Metastatic diseases cause the majority of morbidity and mortality of cancer patients. Established tumors form both physical and immunological barriers to limit immune detection and destruction. Current immunotherapy of vaccination and adoptive transfer shows limited effect at least in part due to the existing barriers in the tumors and depending on the knowledge of tumor antigens. Tumor necrosis factor (TNF) superfamily (TNFSF) member 14 (TNFSF14) LIGHT interacts with stromal cells, dendritic cells (DCs), NK cells, naïve and activated T cells and tumor cells inside the tumor tissues via its two functional receptors, HVEM and lymphotoxin β receptor (LTβR). Targeting tumor tissues with LIGHT leads to augmentation of priming, recruitment, and retention of effector cells at tumor sites, directly or indirectly, to induce strong anti-tumor immunity to inhibit the growth of primary tumors as well as eradicate metastases. Intratumor treatment would break tumor barriers and allow strong immunity against various tumors without defining tumor antigens. This review summarizes recent findings to support that LIGHT is a promising candidate for an effective cancer immunotherapy.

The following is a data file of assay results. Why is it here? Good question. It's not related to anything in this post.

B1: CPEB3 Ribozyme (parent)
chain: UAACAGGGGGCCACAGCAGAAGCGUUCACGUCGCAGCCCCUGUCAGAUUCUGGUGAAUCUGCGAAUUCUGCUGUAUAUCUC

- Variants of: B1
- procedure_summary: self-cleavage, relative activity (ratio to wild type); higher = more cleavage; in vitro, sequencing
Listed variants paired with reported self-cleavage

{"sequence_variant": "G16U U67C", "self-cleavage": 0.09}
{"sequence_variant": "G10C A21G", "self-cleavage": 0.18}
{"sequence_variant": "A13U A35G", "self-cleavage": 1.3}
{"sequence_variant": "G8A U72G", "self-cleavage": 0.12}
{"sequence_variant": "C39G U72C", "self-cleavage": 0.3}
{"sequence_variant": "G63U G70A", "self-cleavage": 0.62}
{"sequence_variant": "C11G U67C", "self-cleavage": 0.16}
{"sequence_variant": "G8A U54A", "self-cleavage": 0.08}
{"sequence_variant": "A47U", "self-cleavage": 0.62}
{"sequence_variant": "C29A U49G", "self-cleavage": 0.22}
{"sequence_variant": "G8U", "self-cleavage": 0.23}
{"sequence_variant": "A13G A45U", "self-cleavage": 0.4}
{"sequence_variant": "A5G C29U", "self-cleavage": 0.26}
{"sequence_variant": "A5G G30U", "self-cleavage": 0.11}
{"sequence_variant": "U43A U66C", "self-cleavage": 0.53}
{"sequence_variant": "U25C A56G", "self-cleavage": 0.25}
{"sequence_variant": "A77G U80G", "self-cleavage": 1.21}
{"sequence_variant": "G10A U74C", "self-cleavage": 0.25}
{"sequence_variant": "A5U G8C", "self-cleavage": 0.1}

- Gene therapy
- T cells
- TNF superfamily
ASJC Scopus subject areas
- Endocrinology, Diabetes and Metabolism
- Immunology and Allergy
- Biochemistry, Genetics and Molecular Biology(all)